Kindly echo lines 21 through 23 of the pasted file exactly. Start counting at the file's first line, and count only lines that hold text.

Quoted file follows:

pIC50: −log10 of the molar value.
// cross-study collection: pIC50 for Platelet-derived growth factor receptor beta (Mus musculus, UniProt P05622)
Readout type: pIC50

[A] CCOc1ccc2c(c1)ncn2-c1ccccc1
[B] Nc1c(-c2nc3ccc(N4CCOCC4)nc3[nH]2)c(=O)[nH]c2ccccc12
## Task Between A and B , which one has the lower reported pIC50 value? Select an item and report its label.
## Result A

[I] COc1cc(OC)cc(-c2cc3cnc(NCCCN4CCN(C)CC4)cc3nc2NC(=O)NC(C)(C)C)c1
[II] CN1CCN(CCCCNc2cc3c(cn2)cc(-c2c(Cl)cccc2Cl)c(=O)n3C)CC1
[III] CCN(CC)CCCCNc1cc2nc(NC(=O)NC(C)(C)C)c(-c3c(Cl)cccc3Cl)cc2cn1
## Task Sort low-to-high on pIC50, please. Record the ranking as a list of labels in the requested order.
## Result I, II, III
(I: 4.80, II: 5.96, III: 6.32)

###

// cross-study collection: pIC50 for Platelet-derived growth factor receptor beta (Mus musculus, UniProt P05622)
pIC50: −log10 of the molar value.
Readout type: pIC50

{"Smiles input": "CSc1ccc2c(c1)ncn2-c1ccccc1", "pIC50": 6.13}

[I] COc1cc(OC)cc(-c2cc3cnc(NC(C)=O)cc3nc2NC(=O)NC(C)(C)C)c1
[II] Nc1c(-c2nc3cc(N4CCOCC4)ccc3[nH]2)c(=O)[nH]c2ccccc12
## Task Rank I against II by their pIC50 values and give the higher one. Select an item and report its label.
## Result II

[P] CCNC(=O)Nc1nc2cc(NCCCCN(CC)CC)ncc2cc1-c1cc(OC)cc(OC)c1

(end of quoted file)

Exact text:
## Task Rank I against II by their pIC50 values and give the higher one. Select an item and report its label.
## Result II

[P] CCNC(=O)Nc1nc2cc(NCCCCN(CC)CC)ncc2cc1-c1cc(OC)cc(OC)c1